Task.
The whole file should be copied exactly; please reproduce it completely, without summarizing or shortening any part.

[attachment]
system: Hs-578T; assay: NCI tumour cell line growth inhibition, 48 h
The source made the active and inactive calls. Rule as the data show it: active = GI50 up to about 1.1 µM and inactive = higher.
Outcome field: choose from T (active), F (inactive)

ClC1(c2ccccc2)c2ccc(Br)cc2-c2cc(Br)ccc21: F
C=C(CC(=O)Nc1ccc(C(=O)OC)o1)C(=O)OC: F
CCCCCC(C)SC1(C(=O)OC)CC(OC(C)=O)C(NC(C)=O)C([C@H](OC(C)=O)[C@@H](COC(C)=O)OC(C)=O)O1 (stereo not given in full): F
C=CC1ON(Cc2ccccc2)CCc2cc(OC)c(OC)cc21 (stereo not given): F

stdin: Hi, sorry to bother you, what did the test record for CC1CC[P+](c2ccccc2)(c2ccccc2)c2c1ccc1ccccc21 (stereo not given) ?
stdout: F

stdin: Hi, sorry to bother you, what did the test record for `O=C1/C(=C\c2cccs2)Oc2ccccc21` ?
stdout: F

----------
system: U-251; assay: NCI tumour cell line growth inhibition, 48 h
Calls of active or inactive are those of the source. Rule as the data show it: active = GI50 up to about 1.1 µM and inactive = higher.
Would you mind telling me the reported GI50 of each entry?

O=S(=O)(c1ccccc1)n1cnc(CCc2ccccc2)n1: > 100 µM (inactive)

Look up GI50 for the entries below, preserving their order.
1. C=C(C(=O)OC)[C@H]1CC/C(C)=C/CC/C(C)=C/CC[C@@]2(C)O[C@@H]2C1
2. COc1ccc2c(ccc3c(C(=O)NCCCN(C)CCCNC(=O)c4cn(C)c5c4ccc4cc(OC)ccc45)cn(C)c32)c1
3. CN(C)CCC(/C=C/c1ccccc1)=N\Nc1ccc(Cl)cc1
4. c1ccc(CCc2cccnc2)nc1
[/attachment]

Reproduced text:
system: Hs-578T; assay: NCI tumour cell line growth inhibition, 48 h
The source made the active and inactive calls. Rule as the data show it: active = GI50 up to about 1.1 µM and inactive = higher.
Outcome field: choose from T (active), F (inactive)

ClC1(c2ccccc2)c2ccc(Br)cc2-c2cc(Br)ccc21: F
C=C(CC(=O)Nc1ccc(C(=O)OC)o1)C(=O)OC: F
CCCCCC(C)SC1(C(=O)OC)CC(OC(C)=O)C(NC(C)=O)C([C@H](OC(C)=O)[C@@H](COC(C)=O)OC(C)=O)O1 (stereo not given in full): F
C=CC1ON(Cc2ccccc2)CCc2cc(OC)c(OC)cc21 (stereo not given): F

stdin: Hi, sorry to bother you, what did the test record for CC1CC[P+](c2ccccc2)(c2ccccc2)c2c1ccc1ccccc21 (stereo not given) ?
stdout: F

stdin: Hi, sorry to bother you, what did the test record for `O=C1/C(=C\c2cccs2)Oc2ccccc21` ?
stdout: F

----------
system: U-251; assay: NCI tumour cell line growth inhibition, 48 h
Calls of active or inactive are those of the source. Rule as the data show it: active = GI50 up to about 1.1 µM and inactive = higher.
Would you mind telling me the reported GI50 of each entry?

O=S(=O)(c1ccccc1)n1cnc(CCc2ccccc2)n1: > 100 µM (inactive)

Look up GI50 for the entries below, preserving their order.
1. C=C(C(=O)OC)[C@H]1CC/C(C)=C/CC/C(C)=C/CC[C@@]2(C)O[C@@H]2C1
2. COc1ccc2c(ccc3c(C(=O)NCCCN(C)CCCNC(=O)c4cn(C)c5c4ccc4cc(OC)ccc45)cn(C)c32)c1
3. CN(C)CCC(/C=C/c1ccccc1)=N\Nc1ccc(Cl)cc1
4. c1ccc(CCc2cccnc2)nc1